Category Archives: Music Theory

Jimmy Page

How To Use Hybrid picking In Your Guitar Playing

In this lesson, you are going to learn how to use hybrid picking in your guitar playing.  This will add dimension and color variation to your over-all creativity.  Not to mention that you will enhance your fretboard knowledge and picking technique.

What is hybrid picking?

Hybrid picking is when you use both the guitar pick and your fingers to play the guitar strings.  You hold the pick with two fingers (usually the thumb and index finger) and you use the other three fingers to pick the strings individually.

This is a technique that is very common with country guitar playing, banjo playing, bluegrass, and classical fingerstyle.  But it has also been used in playing rock rhythms and guitar solos by some of the best players out there.  So it is not a bad thing to look into learning.

Hybrid picking


Hybrid picking example, written in tab

Hybrid picking written in tab

The above example is a common way that you might read this technique.  You pick the lowest open note (the 5th string A) with the pick and you then pick the other open strings (G B & E) with your fingers.  Remember, that looking at sheet music (standard notation or tab) the lowest note will always be on the bottom.

Try this out on your guitar.  See if you can get your picking hand working to execute this technique.  If so, you’ll hear a very distinct sound and something quite different from just strumming with a pick.  This will allow you to approach the guitar in a little different way.

Harmony notes in sixths

You can create some nice hybrid picking ideas when you learn about harmony notes.  This is where you use two “specific” notes in your playing.  I suggest sixths because of how they line up along the fretboard, but you can use any two notes really.

Sixths would be using the 1 and 6th notes of the major or minor scale in whatever key you choose to pay in.  You can also use thirds, fourths, and octaves.  You just need to know where these notes are located on the fretboard.  Start out with the root note (the 1) and then find the other note to add to it.

Watch the video lesson below

More in-depth training

I strongly believe that hybrid picking and this type of concept can enhance your guitar playing.  And to make it easier to learn, I’ve written a book and published it on Amazon (available in other online places as well) to help you out.  The guitar book I’m talking about is called Lead Guitar Wizardry.

Lead Guitar Wizardry volume 1

Lead Guitar Wizardry is a simple step-by-step method book designed to teach you the fundamental principles in a fun and easy way.  With lesson plans that build upon themselves.  This makes learning the concepts, principles, and techniques presented easy and provide quick results.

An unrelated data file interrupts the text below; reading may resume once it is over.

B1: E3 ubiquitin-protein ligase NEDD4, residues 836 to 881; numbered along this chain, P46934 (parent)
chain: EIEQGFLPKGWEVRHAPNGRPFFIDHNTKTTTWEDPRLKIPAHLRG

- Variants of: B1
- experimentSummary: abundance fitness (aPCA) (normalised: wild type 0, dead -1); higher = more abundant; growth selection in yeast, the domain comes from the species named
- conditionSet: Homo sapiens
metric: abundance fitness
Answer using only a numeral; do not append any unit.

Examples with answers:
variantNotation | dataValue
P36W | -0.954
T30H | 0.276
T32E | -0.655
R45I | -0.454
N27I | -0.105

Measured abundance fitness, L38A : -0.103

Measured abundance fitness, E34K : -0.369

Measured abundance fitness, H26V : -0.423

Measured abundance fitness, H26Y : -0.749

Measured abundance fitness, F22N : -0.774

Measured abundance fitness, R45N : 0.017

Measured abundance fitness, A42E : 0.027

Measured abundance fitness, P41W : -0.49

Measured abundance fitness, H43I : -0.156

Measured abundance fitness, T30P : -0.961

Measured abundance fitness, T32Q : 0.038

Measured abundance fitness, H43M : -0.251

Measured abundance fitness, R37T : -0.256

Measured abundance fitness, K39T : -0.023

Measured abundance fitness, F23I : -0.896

No more frustration

Learning and understanding musical concepts can be hard sometimes because music is a language and sometimes the way it’s taught can be hard to understand.  But with my method book, you won’t have that.  You will be able to learn easily and if you happen to get stuck, I am here to help.  This means, no more frustration trying to figure it out by yourself.

When I started learning from books, many times I wish I could have contacted the teacher to explain something better.  But I couldn’t because the internet did not exist back then.  But nowadays it does.  And in doing so, You have access to authors who publish books and training articles to help you out further.

Author-signed copy

If you happen to get my book Lead Guitar Wizardry you can usually purchase at a discount and available in both print and Kindle.  But it is also available through my eBay store Dwayne’s Guitar World where if purchased here, you will get an “author-signed” copy from me and I personally myself will send it to you.

This is how strongly I feel about this method book.  I know it can help you to improve your guitar playing.  Especially if you’re looking to get started playing guitar solos or have already started and looking to get a better understanding of what you are doing o your guitar.

Most guitarists don’t know

I don't know

Many guitar players can play guitar very well because they’ve spent many upon many hours listening and learning by ear.  But if you ask them what chord they are playing or what note or scale they’re playing they would have a hard time telling you.  Because most guitarists don’t know.  They never took the time to learn.

Although, you can be different.  You can be one of the few who actually do know what you are doing.  that does know what notes and scales you are playing?  One of the few you can actually explain the concept you are executing and have a full understanding of why it works the way it does.  Such as hybrid picking.

Develop a full understanding

By following a method, you will be able to not only learn faster and get quick results but develop a full understanding of what you are doing.  It is this understanding that is going to make you stand high above the crowd.  Especially the guitar player that doesn’t have that grasp.

You will build self-confidence in yourself and your playing through study and practical application.  You will see the light bulb go on above your head as you learn these sacred concepts that most never take the time to.  In doing so, your quest for music knowledge will grow because of the guitar lessons that you took.  Even if they are out of a book.

Lead Guitar Wizardry will teach you:

*Scale patterns for creating solos

*The 12 bar blues to solo over

*Major & minor-key progressions

*Hammer-ons, pull-offs, slides, bends, etc